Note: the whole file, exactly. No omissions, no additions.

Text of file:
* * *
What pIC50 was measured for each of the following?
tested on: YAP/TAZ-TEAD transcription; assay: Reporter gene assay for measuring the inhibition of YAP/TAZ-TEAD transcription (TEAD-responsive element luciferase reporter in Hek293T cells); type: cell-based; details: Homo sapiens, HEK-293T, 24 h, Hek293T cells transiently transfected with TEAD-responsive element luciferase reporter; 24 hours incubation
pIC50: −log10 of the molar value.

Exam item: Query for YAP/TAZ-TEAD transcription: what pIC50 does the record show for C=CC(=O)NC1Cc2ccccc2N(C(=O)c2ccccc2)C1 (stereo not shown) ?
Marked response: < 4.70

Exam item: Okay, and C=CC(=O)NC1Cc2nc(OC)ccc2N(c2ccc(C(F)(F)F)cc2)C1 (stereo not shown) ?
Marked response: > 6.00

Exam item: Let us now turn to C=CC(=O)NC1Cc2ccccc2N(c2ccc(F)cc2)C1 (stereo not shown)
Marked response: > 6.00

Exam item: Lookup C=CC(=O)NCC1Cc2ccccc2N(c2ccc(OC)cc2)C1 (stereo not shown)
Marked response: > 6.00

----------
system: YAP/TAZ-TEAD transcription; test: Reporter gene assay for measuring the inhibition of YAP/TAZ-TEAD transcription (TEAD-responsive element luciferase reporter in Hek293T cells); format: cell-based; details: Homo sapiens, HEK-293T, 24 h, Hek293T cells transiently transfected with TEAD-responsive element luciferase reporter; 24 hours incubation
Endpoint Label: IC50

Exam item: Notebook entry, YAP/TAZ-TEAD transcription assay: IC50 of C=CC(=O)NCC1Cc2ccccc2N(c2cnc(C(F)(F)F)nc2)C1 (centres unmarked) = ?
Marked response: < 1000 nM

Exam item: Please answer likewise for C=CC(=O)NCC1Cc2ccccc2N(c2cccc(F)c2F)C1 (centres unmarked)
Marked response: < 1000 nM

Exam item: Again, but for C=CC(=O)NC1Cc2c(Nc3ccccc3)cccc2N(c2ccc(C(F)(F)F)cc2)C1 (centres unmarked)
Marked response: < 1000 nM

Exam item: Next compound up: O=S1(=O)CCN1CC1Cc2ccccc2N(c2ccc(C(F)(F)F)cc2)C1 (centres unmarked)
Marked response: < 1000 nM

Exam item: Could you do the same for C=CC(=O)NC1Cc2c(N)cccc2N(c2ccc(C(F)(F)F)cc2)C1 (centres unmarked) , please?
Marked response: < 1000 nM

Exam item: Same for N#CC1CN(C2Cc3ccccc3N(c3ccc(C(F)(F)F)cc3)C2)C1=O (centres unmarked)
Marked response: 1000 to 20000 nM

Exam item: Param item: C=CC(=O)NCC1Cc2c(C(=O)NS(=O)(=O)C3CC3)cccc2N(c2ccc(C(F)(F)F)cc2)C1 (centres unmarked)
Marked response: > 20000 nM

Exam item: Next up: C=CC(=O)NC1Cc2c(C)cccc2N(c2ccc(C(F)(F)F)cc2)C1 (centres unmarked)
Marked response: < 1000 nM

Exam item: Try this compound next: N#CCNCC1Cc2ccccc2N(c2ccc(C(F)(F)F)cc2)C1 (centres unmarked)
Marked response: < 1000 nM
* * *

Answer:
What pIC50 was measured for each of the following?
tested on: YAP/TAZ-TEAD transcription; assay: Reporter gene assay for measuring the inhibition of YAP/TAZ-TEAD transcription (TEAD-responsive element luciferase reporter in Hek293T cells); type: cell-based; details: Homo sapiens, HEK-293T, 24 h, Hek293T cells transiently transfected with TEAD-responsive element luciferase reporter; 24 hours incubation
pIC50: −log10 of the molar value.

Exam item: Query for YAP/TAZ-TEAD transcription: what pIC50 does the record show for C=CC(=O)NC1Cc2ccccc2N(C(=O)c2ccccc2)C1 (stereo not shown) ?
Marked response: < 4.70

Exam item: Okay, and C=CC(=O)NC1Cc2nc(OC)ccc2N(c2ccc(C(F)(F)F)cc2)C1 (stereo not shown) ?
Marked response: > 6.00

Exam item: Let us now turn to C=CC(=O)NC1Cc2ccccc2N(c2ccc(F)cc2)C1 (stereo not shown)
Marked response: > 6.00

Exam item: Lookup C=CC(=O)NCC1Cc2ccccc2N(c2ccc(OC)cc2)C1 (stereo not shown)
Marked response: > 6.00

----------
system: YAP/TAZ-TEAD transcription; test: Reporter gene assay for measuring the inhibition of YAP/TAZ-TEAD transcription (TEAD-responsive element luciferase reporter in Hek293T cells); format: cell-based; details: Homo sapiens, HEK-293T, 24 h, Hek293T cells transiently transfected with TEAD-responsive element luciferase reporter; 24 hours incubation
Endpoint Label: IC50

Exam item: Notebook entry, YAP/TAZ-TEAD transcription assay: IC50 of C=CC(=O)NCC1Cc2ccccc2N(c2cnc(C(F)(F)F)nc2)C1 (centres unmarked) = ?
Marked response: < 1000 nM

Exam item: Please answer likewise for C=CC(=O)NCC1Cc2ccccc2N(c2cccc(F)c2F)C1 (centres unmarked)
Marked response: < 1000 nM

Exam item: Again, but for C=CC(=O)NC1Cc2c(Nc3ccccc3)cccc2N(c2ccc(C(F)(F)F)cc2)C1 (centres unmarked)
Marked response: < 1000 nM

Exam item: Next compound up: O=S1(=O)CCN1CC1Cc2ccccc2N(c2ccc(C(F)(F)F)cc2)C1 (centres unmarked)
Marked response: < 1000 nM

Exam item: Could you do the same for C=CC(=O)NC1Cc2c(N)cccc2N(c2ccc(C(F)(F)F)cc2)C1 (centres unmarked) , please?
Marked response: < 1000 nM

Exam item: Same for N#CC1CN(C2Cc3ccccc3N(c3ccc(C(F)(F)F)cc3)C2)C1=O (centres unmarked)
Marked response: 1000 to 20000 nM

Exam item: Param item: C=CC(=O)NCC1Cc2c(C(=O)NS(=O)(=O)C3CC3)cccc2N(c2ccc(C(F)(F)F)cc2)C1 (centres unmarked)
Marked response: > 20000 nM

Exam item: Next up: C=CC(=O)NC1Cc2c(C)cccc2N(c2ccc(C(F)(F)F)cc2)C1 (centres unmarked)
Marked response: < 1000 nM

Exam item: Try this compound next: N#CCNCC1Cc2ccccc2N(c2ccc(C(F)(F)F)cc2)C1 (centres unmarked)
Marked response: < 1000 nM